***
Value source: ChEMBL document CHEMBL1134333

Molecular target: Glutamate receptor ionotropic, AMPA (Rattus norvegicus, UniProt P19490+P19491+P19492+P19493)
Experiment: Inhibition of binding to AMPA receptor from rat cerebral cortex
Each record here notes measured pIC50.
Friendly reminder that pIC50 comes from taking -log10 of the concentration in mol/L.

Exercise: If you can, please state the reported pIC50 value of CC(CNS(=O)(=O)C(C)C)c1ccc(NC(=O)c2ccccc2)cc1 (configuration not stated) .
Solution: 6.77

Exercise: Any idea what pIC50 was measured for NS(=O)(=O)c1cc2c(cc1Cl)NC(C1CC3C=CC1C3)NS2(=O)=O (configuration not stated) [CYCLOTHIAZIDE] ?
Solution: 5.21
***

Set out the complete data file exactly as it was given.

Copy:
Value source: ChEMBL document CHEMBL1134333

Molecular target: Glutamate receptor ionotropic, AMPA (Rattus norvegicus, UniProt P19490+P19491+P19492+P19493)
Experiment: Inhibition of binding to AMPA receptor from rat cerebral cortex
Each record here notes measured pIC50.
Friendly reminder that pIC50 comes from taking -log10 of the concentration in mol/L.

Exercise: If you can, please state the reported pIC50 value of CC(CNS(=O)(=O)C(C)C)c1ccc(NC(=O)c2ccccc2)cc1 (configuration not stated) .
Solution: 6.77

Exercise: Any idea what pIC50 was measured for NS(=O)(=O)c1cc2c(cc1Cl)NC(C1CC3C=CC1C3)NS2(=O)=O (configuration not stated) [CYCLOTHIAZIDE] ?
Solution: 5.21